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Dangerous times of the day to be driving behind a truck

The first instinct of most Ohio drivers when a truck is in front of them in their lane is to find a way to pass it. Trucks tend to be slower than your average motor vehicle, and if it comes an abrupt halt, your car could receive significant damages while the trucker’s barely receives a dent. Unfortunately, busy highways are not generous with the availability of open lanes you would need to pass the large vehicle in front of you.

With the fall approaching and the weather and amount of sunshine we get changing with the season, it is important that you are aware of dangerous moments during the day where you should try to avoid driving behind a truck. The circumstances these moments bring could increase the likelihood of an accident, and you want to be as far away from these as you can.

When it’s raining

September still has plenty of rainy days left before the season shifts towards falling leaves and snowflakes. You must drive slower in rain to avoid sliding forward and crashing into something, though you cannot control how extreme some road conditions are. One misstep on a wet road could lead to a devastating rear-end if a truck is in front of you.

Some truck drivers will start slowing down as well, which could throw you off if they perform it more abruptly. The ones who attempt to go fast could end up like this Ohio semi-truck driver who recently had his leg amputated after the slick road made him crash into a metal ramp.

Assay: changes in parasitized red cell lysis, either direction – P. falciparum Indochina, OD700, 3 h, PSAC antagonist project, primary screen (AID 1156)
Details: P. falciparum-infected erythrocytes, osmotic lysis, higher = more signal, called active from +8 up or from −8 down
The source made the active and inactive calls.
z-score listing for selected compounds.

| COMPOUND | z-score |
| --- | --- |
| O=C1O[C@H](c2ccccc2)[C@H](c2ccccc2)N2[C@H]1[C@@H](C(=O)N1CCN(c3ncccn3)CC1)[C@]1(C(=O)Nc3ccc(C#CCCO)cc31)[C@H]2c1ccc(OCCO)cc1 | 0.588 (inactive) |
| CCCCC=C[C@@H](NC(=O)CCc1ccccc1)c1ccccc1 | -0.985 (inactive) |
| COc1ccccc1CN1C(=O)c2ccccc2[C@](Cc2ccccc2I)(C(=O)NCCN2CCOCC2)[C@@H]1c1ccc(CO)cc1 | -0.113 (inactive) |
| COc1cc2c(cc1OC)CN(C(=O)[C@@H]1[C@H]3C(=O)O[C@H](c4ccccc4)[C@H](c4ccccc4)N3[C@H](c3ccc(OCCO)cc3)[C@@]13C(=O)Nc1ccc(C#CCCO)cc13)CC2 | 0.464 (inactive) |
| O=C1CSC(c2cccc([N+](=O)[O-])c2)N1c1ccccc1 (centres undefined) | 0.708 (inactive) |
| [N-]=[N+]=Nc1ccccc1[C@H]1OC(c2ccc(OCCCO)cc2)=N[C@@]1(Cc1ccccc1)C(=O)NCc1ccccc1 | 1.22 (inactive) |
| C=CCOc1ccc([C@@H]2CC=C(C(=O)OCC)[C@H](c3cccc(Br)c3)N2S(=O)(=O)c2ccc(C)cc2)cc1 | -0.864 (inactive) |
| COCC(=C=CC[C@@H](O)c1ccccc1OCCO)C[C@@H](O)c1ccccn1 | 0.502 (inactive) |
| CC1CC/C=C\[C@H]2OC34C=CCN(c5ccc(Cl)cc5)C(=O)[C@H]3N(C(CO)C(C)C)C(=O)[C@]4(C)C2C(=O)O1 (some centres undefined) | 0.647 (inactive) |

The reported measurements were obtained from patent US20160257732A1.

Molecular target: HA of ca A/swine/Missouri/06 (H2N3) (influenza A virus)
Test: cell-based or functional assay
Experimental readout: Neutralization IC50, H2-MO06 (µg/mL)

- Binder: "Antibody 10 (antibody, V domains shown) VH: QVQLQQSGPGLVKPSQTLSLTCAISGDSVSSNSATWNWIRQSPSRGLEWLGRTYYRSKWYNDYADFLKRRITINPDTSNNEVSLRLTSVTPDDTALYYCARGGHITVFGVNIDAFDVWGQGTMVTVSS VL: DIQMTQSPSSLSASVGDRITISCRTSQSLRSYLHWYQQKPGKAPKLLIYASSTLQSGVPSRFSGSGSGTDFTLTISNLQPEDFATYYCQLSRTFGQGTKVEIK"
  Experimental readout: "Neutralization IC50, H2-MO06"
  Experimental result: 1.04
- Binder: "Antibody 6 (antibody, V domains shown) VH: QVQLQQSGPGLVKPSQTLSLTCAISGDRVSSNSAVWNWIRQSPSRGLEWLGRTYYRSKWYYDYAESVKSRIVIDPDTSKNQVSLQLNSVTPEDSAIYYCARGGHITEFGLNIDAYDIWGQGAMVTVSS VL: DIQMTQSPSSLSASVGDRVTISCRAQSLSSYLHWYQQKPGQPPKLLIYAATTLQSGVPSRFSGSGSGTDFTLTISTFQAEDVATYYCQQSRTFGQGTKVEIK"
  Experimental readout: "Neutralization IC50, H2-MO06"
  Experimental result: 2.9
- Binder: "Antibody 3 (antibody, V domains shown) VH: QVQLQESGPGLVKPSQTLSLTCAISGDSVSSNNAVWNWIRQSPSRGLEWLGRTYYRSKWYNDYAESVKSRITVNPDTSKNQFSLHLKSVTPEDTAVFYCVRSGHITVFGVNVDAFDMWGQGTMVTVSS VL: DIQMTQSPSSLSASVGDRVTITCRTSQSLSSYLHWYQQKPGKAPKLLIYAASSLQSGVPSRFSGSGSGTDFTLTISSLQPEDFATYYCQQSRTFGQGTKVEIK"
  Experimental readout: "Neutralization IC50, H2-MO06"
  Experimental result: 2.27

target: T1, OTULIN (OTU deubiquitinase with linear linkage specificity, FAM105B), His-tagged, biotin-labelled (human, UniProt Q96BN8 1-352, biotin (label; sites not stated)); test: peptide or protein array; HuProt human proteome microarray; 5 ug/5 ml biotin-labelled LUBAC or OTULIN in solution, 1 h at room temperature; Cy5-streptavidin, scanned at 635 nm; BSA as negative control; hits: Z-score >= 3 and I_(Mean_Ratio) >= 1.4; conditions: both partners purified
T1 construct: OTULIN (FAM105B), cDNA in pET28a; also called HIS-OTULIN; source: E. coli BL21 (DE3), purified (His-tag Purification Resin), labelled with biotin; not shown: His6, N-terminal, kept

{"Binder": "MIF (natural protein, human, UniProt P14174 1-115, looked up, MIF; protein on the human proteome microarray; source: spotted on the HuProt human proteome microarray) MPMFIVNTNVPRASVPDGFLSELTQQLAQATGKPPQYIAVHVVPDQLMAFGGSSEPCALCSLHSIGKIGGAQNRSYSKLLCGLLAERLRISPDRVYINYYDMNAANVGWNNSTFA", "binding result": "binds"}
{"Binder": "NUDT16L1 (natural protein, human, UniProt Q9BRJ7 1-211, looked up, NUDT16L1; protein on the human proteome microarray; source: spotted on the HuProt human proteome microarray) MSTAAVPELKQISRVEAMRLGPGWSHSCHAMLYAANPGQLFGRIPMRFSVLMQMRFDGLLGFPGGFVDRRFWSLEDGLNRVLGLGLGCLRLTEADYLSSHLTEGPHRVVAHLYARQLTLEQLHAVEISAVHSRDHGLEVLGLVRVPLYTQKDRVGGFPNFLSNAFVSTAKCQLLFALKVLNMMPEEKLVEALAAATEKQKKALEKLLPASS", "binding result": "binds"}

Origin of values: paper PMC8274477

During a sunset

Sunsets are one of the few times of the day where some Ohio drivers actually prefer a truck being in front of them. The large vehicle blocks out the sun and leaves the motorists with significantly less glare.

However, that doesn’t stop the truck driver from getting a heavy dosage of glare in their eyes. It alters their speed and steering inconsistently and could lead to them hitting a nearby vehicle or slow down into yours. You also need to keep in mind that if you or the truck driver change lanes, that glare will come down on your eyes immediately. It can be difficult to adjust to when you have been relaxing your eyes behind the truck for so long. Sunsets are especially hazardous in the fall in Ohio because the sun starts coming down when everyone leaves work.

At night

As the National Safety Council points out, nighttime is riddled with drivers that are tired and still adjusting their eyes to the darkness. This is especially true for truck drivers given how long they have been on the road all day looking into the bright sky. Truck driver fatigue is one of the main causes of truck accidents, so you want to avoid Ohio truckers at night when they are most vulnerable.

The low visibility will not do you or the trucker any favors either. The deer population also begin running into the streets more often at night, and it’s a lose-lose situation with a truck in front of you. If the deer missed the truck, it can still hit you and you would not be prepared with the truck blocking your initial viewing. If it hits the truck, it can come to an abrupt stop and cause you to crash.

Autumn increases the chances for you to encounter trucks at these dangerous moments during the day. If you take these precautions but still end up in a horrible truck accident, you should consider contacting attorneys that specialize in personal injury to help you obtain coverage.

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